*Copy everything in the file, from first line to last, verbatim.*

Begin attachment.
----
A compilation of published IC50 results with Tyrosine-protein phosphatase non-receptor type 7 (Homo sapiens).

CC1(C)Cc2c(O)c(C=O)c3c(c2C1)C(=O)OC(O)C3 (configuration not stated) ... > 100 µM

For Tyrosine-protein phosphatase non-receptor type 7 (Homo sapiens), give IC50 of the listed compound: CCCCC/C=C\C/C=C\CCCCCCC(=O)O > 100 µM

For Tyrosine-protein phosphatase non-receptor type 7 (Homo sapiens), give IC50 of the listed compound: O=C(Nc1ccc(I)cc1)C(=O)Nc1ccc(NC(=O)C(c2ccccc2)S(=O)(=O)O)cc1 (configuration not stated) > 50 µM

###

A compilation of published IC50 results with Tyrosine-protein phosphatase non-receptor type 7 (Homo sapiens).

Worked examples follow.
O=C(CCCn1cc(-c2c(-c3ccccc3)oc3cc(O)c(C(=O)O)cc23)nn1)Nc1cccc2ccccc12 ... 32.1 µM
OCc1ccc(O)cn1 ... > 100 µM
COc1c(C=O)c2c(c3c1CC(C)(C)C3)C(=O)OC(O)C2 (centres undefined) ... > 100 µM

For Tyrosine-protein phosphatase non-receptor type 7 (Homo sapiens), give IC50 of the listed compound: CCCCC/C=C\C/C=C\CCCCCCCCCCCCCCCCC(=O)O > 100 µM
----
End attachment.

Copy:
A compilation of published IC50 results with Tyrosine-protein phosphatase non-receptor type 7 (Homo sapiens).

CC1(C)Cc2c(O)c(C=O)c3c(c2C1)C(=O)OC(O)C3 (configuration not stated) ... > 100 µM

For Tyrosine-protein phosphatase non-receptor type 7 (Homo sapiens), give IC50 of the listed compound: CCCCC/C=C\C/C=C\CCCCCCC(=O)O > 100 µM

For Tyrosine-protein phosphatase non-receptor type 7 (Homo sapiens), give IC50 of the listed compound: O=C(Nc1ccc(I)cc1)C(=O)Nc1ccc(NC(=O)C(c2ccccc2)S(=O)(=O)O)cc1 (configuration not stated) > 50 µM

###

A compilation of published IC50 results with Tyrosine-protein phosphatase non-receptor type 7 (Homo sapiens).

Worked examples follow.
O=C(CCCn1cc(-c2c(-c3ccccc3)oc3cc(O)c(C(=O)O)cc23)nn1)Nc1cccc2ccccc12 ... 32.1 µM
OCc1ccc(O)cn1 ... > 100 µM
COc1c(C=O)c2c(c3c1CC(C)(C)C3)C(=O)OC(O)C2 (centres undefined) ... > 100 µM

For Tyrosine-protein phosphatase non-receptor type 7 (Homo sapiens), give IC50 of the listed compound: CCCCC/C=C\C/C=C\CCCCCCCCCCCCCCCCC(=O)O > 100 µM